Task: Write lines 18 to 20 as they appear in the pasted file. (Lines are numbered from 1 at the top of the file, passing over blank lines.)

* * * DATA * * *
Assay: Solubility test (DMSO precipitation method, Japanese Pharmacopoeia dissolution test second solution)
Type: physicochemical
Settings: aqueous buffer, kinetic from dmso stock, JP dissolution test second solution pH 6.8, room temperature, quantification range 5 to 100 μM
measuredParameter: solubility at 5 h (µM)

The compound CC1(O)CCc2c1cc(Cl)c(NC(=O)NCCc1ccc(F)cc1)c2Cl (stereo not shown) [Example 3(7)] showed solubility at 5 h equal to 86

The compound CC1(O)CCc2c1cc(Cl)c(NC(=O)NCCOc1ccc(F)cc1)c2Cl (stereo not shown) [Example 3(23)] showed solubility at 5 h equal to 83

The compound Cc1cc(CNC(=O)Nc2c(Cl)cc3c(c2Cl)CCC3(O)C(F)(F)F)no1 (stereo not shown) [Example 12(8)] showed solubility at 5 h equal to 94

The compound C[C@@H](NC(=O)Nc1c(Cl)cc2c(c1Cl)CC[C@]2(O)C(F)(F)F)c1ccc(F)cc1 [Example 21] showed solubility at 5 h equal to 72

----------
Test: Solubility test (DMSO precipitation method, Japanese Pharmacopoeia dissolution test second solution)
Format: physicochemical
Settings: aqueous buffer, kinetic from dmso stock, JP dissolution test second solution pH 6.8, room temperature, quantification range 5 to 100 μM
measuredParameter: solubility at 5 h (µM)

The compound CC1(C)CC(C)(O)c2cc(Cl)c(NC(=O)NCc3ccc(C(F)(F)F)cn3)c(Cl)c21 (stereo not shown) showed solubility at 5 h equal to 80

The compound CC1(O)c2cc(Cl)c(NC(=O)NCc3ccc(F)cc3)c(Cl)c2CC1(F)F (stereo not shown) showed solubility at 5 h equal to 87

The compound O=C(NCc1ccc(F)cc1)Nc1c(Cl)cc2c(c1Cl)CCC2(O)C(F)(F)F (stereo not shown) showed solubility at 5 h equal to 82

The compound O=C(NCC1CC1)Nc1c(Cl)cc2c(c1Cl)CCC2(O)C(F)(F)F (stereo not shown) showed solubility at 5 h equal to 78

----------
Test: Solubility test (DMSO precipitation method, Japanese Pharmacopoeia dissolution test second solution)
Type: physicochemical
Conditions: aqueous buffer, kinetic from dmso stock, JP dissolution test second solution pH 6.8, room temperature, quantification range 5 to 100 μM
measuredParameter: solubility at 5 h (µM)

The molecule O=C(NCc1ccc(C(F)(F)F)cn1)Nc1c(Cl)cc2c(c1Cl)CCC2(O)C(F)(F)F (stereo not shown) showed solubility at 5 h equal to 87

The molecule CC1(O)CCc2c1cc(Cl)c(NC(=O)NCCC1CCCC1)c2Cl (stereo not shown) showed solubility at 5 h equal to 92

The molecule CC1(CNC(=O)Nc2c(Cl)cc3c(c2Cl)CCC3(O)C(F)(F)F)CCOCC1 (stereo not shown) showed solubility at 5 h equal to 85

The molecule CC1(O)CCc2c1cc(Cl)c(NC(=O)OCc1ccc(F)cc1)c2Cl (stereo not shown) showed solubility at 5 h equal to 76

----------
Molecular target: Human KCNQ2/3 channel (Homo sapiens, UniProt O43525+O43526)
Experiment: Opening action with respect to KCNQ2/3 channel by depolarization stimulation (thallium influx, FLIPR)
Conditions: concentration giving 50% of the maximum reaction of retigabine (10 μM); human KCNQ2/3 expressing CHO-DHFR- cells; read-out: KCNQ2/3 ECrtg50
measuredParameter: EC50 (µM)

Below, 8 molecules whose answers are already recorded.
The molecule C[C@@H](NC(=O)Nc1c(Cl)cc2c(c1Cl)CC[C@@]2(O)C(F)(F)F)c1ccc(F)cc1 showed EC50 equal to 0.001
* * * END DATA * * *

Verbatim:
----------
Test: Solubility test (DMSO precipitation method, Japanese Pharmacopoeia dissolution test second solution)
Type: physicochemical